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Accounting for $661 million in lost oil revenue: Bill Boyd

Minister of Economy Bill Boyd discusses recent provincial budget
Bill Boyd
Minister of the Economy Bill Boyd

Regina - Saskatchewan delivered its 2015-16 fiscal year budget on March 18 based on a decline of $661 million in oil revenue from last year’s budget that ended March 31. Economy Minister Bill Boyd spoke to Pipeline News about the impact of declining oil revenue on the budget exercise, the industry and the overall economy.

With oil forecast to average just $53 a barrel WTI this year and slowly rising to $88 by 2019, we also wanted to know if the days of $100 a barrel are long gone.

Pipeline News: Last year’s budget set oil revenues at $1.5 billion, but the new 2015-16 budget pegs oil revenues at $903 million. How significant is a decline of $661 million in oil revenue in one line item to the budget?
Boyd: It is significant. Anytime we see a reduction of that amount in any area of the budget, of course, I see it as significant.
I would say though that we’ve been able to (balance the budget) because of a diversified economy here – Saskatchewan’s been able to weather it and still at the end of the day present a balanced budget which is very important I think.
But any revenue drop of that amount is certainly significant.

P.N.: What is the impact of the budget exercise based on the loss of $661 million in oil revenue?
Boyd: Well, we had to make a lot of adjustments of course. Internally, we started looking at every ministry in reductions in expenditures or holding the line on expenditures to address it.
We were looking for every kind of efficiency we possibly could. In addition to that, we wanted to ensure we weren’t raising taxes.
But at the end of the day, even though there is that kind of reduction, it also shows the strength of Saskatchewan’s economy in other areas that we were able to still come forward with a balanced budget.

P.N.: Natural gas revenue is expected to decline from $16.5 million in the last fiscal year to $11.3 million in 2015-16, but prices have been slowly rising from lows a few years ago. Do you attribute the fall in revenue to natural declines in production or to something else?
Boyd: I think natural declines in production. When we see prices at pretty low levels like this, it has a tendency obviously to restrict any kind of drilling activity for natural gas. We’ve seen that over the last number of years.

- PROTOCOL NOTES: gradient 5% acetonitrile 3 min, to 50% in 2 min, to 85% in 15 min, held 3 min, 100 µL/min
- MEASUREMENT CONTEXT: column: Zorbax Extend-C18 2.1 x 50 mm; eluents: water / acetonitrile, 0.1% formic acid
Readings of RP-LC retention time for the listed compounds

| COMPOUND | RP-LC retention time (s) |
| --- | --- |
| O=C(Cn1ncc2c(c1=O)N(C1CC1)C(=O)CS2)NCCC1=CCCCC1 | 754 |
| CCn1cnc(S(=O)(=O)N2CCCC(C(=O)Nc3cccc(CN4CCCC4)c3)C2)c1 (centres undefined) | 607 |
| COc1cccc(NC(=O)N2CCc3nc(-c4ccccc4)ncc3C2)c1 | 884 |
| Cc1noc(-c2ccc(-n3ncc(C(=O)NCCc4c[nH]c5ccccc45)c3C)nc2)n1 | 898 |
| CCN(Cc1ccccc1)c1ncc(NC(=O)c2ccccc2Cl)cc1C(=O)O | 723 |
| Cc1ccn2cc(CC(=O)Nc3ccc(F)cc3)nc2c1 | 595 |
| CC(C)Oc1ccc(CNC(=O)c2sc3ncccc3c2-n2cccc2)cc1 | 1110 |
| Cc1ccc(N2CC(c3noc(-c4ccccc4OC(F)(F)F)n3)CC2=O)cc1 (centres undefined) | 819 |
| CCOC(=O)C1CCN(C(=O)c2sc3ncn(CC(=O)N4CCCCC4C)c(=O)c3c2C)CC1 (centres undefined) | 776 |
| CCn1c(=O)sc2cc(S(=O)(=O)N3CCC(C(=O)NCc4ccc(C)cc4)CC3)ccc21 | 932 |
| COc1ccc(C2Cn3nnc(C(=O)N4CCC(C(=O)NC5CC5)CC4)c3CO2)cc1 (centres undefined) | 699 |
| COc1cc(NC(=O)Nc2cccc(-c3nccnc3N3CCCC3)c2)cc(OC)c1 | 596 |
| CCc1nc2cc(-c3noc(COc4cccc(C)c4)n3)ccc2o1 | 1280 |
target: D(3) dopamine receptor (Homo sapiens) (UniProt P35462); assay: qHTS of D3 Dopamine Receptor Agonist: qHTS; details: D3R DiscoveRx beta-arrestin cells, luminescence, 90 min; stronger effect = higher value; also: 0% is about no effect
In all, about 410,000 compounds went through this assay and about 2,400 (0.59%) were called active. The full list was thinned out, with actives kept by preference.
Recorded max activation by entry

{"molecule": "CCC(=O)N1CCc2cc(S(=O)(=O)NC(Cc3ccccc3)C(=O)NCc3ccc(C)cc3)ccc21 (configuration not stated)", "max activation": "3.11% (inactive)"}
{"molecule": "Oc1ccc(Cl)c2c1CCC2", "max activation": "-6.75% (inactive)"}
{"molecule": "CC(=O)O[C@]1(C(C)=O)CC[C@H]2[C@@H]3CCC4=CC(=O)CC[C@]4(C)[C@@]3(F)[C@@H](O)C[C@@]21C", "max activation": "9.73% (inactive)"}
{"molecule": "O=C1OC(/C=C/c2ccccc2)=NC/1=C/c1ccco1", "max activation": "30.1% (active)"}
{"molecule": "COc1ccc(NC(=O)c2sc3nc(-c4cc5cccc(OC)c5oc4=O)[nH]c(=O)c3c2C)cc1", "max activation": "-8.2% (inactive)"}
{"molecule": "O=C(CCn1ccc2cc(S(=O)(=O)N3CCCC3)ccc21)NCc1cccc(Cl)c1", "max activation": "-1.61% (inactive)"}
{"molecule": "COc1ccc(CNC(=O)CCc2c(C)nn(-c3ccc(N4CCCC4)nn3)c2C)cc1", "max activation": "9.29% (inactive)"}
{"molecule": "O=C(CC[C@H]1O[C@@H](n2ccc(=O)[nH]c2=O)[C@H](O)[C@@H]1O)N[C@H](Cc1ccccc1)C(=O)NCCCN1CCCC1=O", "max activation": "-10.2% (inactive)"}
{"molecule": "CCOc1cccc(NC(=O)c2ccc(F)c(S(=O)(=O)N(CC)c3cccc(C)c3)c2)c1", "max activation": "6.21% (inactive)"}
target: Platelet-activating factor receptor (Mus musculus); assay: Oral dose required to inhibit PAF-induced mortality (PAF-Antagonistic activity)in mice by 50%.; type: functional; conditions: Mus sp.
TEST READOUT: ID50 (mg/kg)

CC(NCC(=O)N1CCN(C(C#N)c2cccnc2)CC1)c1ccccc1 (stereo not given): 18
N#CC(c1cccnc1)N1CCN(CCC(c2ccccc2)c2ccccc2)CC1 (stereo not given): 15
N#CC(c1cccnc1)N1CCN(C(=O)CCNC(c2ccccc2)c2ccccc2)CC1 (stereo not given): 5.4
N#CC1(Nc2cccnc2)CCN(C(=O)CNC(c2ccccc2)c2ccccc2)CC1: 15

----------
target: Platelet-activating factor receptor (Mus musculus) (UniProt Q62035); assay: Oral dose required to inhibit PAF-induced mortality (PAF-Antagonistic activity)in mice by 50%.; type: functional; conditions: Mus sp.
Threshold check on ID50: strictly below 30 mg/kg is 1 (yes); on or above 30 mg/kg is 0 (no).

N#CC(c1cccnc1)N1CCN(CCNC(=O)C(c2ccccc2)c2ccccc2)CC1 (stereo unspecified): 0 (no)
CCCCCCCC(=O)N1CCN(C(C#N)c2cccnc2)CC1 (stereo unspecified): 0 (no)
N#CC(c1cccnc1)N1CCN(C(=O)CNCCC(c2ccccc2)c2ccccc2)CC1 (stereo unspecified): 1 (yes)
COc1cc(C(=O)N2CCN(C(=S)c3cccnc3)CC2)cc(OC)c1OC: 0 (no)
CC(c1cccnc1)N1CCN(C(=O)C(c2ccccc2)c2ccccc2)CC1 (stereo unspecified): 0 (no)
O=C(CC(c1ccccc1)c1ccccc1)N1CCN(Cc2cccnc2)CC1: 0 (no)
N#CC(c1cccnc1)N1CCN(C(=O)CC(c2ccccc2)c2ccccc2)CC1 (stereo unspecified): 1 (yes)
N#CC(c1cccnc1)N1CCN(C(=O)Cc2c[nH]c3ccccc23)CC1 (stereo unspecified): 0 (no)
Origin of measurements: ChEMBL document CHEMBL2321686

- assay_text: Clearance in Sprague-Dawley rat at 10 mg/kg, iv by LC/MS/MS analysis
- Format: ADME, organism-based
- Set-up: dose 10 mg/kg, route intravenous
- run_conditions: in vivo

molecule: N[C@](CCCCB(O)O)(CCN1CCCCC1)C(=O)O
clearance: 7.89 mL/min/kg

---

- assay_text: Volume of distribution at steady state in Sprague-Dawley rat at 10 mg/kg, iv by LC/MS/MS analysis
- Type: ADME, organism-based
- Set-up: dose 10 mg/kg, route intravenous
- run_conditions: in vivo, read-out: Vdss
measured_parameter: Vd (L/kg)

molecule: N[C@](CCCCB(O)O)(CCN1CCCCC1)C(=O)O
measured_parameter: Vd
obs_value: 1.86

If gas prices increase in the future, we might see that revenue number change, but that’s the number we expect from 2015-16.
While that number is significant, it’s not real large in the overall scheme of things, when it comes to the budget.

P.N.: With recent venting and flaring regs coming into effect in July and new gas plants in the southeast coming on stream, wouldn’t you expect to see an increase in gas revenues?
Boyd: That would be the case, if it was happening immediately. Of course, it takes some time to put those initiatives in place.
While we are optimistic, those measures will make a difference, it’s going to take some time to be implemented.

P.N.: Last year’s budget forecast for WTI oil was $92.85 a barrel. The new budget forecast is $53, then rising annually to $67, $77, $85 and $88 by 2019. Are you being cautious or too pessimistic with these forecasts for the next few years?
Boyd: Well, we are being cautious because it warrants caution I think. We simply take a number of forecasters and then average the number to come up with our view on it. That’s the industry view on it right now.
That could change and it could change almost overnight. As we all know in the commodity world, things can change pretty quickly. We still have to present a budget and we have to present the “out years” as to what we expect.
Those are the numbers that the forecasting agencies that we use are basing their expectations on for the future.

P.N.: I guess you have to base oil price forecasts on what is happening today rather than crystal balling events?
Boyd: Any kind of geo-political change can really change the whole view in a very short period of time and that’s difficult to foresee. No one really has that ability out there.
We simply use forecasters, then base our numbers on those forecasts going out to those years.
The further you go out, the less accuracy, anyone expects that to be the case.

P.N.: Does this mean you don’t see a return to $100 per barrel oil for at least five years?
Boyd: I would say the probability of $100 a barrel is pretty low right now. However, some kind of geo-political change could change that almost overnight.
We have to be realistic when we are looking at the budget, and be very cautious going forward as to what we expect to happen.

P.N.: If these price forecasts play out in the long term, what impact will this have on industry and the province?
Boyd: If those numbers are accurate going forward like that, it’s going to have an impact. We’ll probably see less drilling happening here in Saskatchewan.
We’d likely see some pullback in terms of the investment from the industry in Saskatchewan as well going forward.
However it’s very important to note that even though we’ve seen a very significant impact of lower oil revenues, our economy is very diversified now and that has certainly helped to address the situation.
Other employment opportunities are out there if people are not employed by the oil and gas sector. We’ve seen investment flowing in other areas. For example, a $1.7 billion expansion investment by Mosaic (K3 potash mine in Esterhazy) in recent days.

We expect there are other announcements coming forward that will illustrate once again the diversified nature of Saskatchewan’s economy.

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